SRs and MAs published in ENT journals reported several individual items inadequately more frequently than SRs and MAs published in the CDSR. First, only 3% of SRs published in ENT journals refer to a published review protocol of their studies (item 5). Second, less than 20% of SRs or MAs report their full search syntax (item 8), either in the main text or in online supplementary material. Third, more than three quarters of the studies did not report the assessment of risk of bias across studies (items 15 and 22) inadequately, possibly reflecting that the risk of bias across studies was not considered in their reviews. Moreover, the articles fail to report an assessment of the risk of bias within the included studies adequately (item 19). Finally, more than two thirds of the articles do not report their source of funding, thereby omitting possible conflicts of interest (item 27). Unlike the articles published in ENT journals, SRs from the CDSR reported a vast majority of PRISMA item adequately.
In sum, the 31 articles published in the top 5 ENT journals reported a median of 54.4% (mean 62.2%, 95% CI: 54.4%-71.7%) of the PRISMA items adequately, whereas the 49 articles published in the CDSR reported a median of 100.0% (mean 98.2%, 97.3%-99.1%) adequately. The two journal types reported PRISMA items statistically significantly different (p < 0.001).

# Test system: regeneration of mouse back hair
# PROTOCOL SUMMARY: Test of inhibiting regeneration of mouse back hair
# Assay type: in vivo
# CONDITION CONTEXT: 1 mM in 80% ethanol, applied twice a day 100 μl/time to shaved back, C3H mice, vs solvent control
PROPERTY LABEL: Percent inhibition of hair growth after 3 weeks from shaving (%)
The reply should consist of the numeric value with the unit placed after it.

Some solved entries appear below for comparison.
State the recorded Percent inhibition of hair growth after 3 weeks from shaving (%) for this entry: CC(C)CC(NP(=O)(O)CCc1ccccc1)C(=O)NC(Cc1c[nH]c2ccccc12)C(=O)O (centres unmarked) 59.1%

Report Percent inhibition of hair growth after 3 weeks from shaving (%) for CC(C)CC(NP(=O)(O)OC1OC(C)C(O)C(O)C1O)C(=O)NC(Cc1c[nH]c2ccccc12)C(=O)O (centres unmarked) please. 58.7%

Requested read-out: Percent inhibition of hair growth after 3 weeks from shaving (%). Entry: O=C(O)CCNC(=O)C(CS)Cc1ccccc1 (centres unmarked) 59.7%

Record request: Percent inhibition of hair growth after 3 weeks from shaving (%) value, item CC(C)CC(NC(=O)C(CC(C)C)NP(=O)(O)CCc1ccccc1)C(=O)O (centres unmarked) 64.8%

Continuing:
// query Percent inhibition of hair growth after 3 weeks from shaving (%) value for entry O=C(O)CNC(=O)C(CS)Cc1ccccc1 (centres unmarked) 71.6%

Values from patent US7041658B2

PRISMA for Abstracts
The exact percentages of adequately reported PRISMA for Abstracts items for SRs and MAs published in ENT journals and CDSR are reported in Table 3 (together with statistical significance), with a graphic illustration in Fig 3.
The percentage of articles that adequately reported PRISMA for Abstract items is plotted per journal type (ENT journals [dark grey bars]-vs- CDSR [light grey bars]). For exact percentages, see Table 3. For details on scoring, see S3 File.
Only ~10% of articles published in ENT journals reported the methods of their studies adequately (items 3–5, Eligibility criteria, Information sources and Risk of bias, respectively). Moreover, the strengths and limitations (item 9) of their studies are adequately discussed in the abstracts of only one quarter of the studies.